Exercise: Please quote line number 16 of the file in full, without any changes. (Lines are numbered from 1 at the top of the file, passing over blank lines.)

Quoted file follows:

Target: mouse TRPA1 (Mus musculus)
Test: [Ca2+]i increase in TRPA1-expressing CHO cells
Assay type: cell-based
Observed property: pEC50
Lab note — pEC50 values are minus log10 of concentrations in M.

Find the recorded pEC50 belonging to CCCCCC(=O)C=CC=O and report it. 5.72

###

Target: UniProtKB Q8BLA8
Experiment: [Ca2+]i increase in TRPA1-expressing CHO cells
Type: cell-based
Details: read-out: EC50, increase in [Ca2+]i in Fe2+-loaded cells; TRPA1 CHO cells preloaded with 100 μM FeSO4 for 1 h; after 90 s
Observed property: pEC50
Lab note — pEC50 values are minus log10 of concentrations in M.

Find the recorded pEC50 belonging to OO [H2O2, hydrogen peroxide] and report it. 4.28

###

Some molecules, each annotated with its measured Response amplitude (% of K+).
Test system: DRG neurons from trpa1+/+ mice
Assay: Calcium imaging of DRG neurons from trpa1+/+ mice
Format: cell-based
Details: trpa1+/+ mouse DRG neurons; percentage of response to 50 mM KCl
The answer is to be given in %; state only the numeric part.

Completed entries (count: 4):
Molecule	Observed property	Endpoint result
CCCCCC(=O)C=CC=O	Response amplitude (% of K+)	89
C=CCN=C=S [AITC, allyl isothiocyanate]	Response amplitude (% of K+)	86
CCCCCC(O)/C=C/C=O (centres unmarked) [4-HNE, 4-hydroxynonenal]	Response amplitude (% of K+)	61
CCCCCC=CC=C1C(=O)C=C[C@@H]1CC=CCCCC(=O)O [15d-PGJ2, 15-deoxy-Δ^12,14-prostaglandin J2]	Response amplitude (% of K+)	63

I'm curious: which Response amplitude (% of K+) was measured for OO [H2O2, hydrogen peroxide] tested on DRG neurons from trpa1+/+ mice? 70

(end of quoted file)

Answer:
Some molecules, each annotated with its measured Response amplitude (% of K+).